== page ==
One of my chief pursuits in life is to remain both spiritually and intellectually curious. This way, I find myself always learning something new. I decided this is something I wanted to do several years ago after visiting high school friends who, upon a few conversations, I discovered hadn't changed their opinions or minds on anything since they graduated from high school. The thought shocked and scared me.
There is something innocent about the pursuit of knowledge. In one way, it reminds us that we still have much to learn about life. We don't think we have all the answers and ultimately leave ourselves open to discovering them. Have you ever met someone who "knew all the answers" and remained clueless at the same time? These are people with old prejudices, various forms of "isms" attached to their opinions, and generally are cantankerous at the same time. What good does that kind of attitude do? It does no good whatsoever.
There is an old saying that says, "You can't teach an old dog new tricks." Actually this isn't true. You can teach any dog anything...if it actually want to learn anything. People are like dogs (sometimes).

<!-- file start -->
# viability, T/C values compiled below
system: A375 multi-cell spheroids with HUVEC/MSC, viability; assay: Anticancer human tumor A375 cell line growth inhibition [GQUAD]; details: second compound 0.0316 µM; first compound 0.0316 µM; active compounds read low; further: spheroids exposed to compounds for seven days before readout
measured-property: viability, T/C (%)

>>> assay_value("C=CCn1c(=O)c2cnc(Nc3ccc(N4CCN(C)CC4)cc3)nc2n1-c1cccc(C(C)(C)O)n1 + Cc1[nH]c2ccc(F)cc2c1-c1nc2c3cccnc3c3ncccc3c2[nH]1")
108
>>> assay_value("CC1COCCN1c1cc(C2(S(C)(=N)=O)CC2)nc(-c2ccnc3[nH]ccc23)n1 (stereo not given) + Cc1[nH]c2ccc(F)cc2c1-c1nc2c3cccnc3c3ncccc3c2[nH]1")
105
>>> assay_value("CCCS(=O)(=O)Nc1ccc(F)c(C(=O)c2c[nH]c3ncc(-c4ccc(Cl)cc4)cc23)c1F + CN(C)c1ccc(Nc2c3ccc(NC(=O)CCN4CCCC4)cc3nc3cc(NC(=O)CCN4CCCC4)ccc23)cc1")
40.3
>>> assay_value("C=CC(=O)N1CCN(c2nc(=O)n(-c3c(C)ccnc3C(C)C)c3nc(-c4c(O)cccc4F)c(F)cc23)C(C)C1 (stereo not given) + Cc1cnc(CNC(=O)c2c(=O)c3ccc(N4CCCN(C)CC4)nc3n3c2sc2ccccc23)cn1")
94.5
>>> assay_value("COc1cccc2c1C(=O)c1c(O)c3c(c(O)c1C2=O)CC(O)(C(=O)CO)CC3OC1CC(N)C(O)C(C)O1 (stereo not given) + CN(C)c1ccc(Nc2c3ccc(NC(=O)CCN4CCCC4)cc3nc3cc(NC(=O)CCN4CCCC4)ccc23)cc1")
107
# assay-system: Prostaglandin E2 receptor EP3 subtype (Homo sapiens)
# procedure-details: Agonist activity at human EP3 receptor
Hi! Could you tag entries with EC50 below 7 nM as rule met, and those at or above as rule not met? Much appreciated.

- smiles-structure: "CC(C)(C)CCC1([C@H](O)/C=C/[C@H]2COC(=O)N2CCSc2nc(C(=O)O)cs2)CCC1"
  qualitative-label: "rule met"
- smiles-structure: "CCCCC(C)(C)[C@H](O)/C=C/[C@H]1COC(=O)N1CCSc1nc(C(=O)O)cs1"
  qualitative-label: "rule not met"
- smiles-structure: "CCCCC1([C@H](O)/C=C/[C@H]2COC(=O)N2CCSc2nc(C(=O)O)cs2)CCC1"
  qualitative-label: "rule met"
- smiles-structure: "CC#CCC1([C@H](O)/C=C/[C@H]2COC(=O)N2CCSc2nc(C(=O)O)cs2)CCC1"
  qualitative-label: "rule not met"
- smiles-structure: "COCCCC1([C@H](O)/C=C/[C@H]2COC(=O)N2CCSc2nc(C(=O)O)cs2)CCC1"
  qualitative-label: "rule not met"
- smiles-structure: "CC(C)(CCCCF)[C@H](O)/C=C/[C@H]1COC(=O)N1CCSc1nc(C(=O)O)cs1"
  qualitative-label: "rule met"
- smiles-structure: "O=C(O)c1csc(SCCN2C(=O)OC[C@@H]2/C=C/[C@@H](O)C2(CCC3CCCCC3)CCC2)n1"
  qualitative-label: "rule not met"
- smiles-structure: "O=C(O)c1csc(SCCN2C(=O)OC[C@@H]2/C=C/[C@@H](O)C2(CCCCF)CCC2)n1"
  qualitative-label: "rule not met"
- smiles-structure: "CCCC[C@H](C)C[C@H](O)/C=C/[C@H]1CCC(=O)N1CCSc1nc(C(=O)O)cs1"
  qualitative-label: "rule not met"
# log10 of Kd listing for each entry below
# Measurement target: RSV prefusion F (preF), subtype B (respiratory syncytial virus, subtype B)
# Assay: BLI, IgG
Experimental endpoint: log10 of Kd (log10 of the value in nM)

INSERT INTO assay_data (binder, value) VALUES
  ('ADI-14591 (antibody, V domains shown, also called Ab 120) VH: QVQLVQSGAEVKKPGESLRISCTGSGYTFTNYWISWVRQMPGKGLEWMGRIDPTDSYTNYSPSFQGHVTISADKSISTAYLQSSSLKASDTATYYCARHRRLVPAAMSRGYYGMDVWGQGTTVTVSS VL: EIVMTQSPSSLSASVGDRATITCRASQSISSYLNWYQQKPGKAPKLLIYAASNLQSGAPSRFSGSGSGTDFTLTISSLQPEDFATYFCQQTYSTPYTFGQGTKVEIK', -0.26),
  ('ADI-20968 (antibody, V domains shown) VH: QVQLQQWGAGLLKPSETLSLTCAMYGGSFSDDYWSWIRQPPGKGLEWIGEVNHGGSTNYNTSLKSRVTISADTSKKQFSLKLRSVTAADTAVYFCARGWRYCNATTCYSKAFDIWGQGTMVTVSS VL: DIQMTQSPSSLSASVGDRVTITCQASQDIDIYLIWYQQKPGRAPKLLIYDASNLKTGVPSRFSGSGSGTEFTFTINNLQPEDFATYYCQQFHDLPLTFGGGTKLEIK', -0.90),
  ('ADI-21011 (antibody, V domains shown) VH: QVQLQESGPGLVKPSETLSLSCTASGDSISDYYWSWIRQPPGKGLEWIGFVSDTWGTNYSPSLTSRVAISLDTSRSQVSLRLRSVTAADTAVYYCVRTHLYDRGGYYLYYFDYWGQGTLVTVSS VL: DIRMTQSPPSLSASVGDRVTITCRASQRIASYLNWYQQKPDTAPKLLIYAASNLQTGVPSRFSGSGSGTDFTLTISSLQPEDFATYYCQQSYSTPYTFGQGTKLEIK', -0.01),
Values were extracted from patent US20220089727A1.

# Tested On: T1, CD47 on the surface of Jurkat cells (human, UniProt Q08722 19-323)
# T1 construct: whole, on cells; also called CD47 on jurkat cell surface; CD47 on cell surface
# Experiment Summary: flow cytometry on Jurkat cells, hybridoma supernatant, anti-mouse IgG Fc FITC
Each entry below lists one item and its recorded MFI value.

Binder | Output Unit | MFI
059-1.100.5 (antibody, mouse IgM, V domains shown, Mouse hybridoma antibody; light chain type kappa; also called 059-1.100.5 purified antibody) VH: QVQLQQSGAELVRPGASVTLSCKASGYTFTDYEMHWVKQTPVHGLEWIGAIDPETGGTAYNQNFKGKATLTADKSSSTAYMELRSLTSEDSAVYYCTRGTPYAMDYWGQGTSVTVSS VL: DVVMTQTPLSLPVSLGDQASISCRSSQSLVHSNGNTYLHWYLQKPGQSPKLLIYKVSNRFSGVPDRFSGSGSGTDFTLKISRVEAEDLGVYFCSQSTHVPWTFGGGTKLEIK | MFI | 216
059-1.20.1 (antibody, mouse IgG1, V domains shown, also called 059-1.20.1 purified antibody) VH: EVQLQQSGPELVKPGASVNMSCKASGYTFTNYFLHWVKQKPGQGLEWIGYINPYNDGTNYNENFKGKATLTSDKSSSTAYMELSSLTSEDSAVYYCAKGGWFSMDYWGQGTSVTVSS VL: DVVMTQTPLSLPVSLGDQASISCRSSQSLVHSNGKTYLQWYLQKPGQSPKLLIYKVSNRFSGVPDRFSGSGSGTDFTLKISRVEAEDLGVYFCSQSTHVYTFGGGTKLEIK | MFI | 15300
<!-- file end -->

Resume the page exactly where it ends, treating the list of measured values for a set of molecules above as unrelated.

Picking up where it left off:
One way you can discover your intellectual curiosity may be to enroll in school somewhere. Take a class on something. Or, you can enroll online at a host of colleges that provide online learning. Many of these courses are free but they offer no credit. If you're up to the challenge, go over to LifeHacker's post on Technophilia. The post will direct you to universities offering free online courses. There is a huge variety to choose from.
Another way can be participating in a few of our church activities. Soon, we will be offering a few Adult Education book studies over the course of this church year. We are looking at having a book study on the phenom book The Shack, by William P. Young.
Whatever you're interested in, let me encourage you to find new ways of learning old things or entirely new things altogether. Your mind, your attitude, and your well-being will thank you.